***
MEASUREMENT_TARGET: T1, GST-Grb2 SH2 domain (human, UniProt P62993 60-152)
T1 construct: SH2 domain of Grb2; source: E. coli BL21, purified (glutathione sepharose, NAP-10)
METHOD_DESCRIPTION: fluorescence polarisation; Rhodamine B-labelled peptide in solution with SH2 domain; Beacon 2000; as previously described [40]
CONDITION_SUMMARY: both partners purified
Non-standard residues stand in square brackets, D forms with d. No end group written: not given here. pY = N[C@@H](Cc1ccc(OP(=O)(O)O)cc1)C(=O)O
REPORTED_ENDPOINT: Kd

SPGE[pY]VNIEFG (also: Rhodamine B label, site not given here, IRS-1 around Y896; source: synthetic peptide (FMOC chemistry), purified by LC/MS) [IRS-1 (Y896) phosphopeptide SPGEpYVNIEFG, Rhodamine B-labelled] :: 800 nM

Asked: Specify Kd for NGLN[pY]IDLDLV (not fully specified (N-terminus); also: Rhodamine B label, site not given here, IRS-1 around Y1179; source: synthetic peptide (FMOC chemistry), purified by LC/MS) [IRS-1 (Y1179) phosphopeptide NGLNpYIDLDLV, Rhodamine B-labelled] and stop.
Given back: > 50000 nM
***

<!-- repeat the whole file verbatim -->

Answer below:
MEASUREMENT_TARGET: T1, GST-Grb2 SH2 domain (human, UniProt P62993 60-152)
T1 construct: SH2 domain of Grb2; source: E. coli BL21, purified (glutathione sepharose, NAP-10)
METHOD_DESCRIPTION: fluorescence polarisation; Rhodamine B-labelled peptide in solution with SH2 domain; Beacon 2000; as previously described [40]
CONDITION_SUMMARY: both partners purified
Non-standard residues stand in square brackets, D forms with d. No end group written: not given here. pY = N[C@@H](Cc1ccc(OP(=O)(O)O)cc1)C(=O)O
REPORTED_ENDPOINT: Kd

SPGE[pY]VNIEFG (also: Rhodamine B label, site not given here, IRS-1 around Y896; source: synthetic peptide (FMOC chemistry), purified by LC/MS) [IRS-1 (Y896) phosphopeptide SPGEpYVNIEFG, Rhodamine B-labelled] :: 800 nM

Asked: Specify Kd for NGLN[pY]IDLDLV (not fully specified (N-terminus); also: Rhodamine B label, site not given here, IRS-1 around Y1179; source: synthetic peptide (FMOC chemistry), purified by LC/MS) [IRS-1 (Y1179) phosphopeptide NGLNpYIDLDLV, Rhodamine B-labelled] and stop.
Given back: > 50000 nM